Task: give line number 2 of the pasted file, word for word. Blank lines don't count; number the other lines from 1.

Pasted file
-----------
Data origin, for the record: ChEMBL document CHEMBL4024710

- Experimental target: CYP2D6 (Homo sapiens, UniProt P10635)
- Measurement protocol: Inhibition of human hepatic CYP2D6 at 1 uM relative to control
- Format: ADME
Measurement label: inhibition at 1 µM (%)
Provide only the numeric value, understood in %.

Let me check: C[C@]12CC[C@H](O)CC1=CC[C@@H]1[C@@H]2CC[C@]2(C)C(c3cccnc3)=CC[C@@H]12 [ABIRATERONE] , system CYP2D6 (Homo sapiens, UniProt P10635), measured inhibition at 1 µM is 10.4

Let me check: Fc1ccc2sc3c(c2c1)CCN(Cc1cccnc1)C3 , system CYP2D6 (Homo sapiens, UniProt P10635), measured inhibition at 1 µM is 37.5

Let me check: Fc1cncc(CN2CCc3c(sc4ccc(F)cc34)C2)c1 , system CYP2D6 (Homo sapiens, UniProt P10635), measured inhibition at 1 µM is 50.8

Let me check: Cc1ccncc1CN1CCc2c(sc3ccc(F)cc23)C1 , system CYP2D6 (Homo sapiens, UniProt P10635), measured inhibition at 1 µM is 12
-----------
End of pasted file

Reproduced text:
- Experimental target: CYP2D6 (Homo sapiens, UniProt P10635)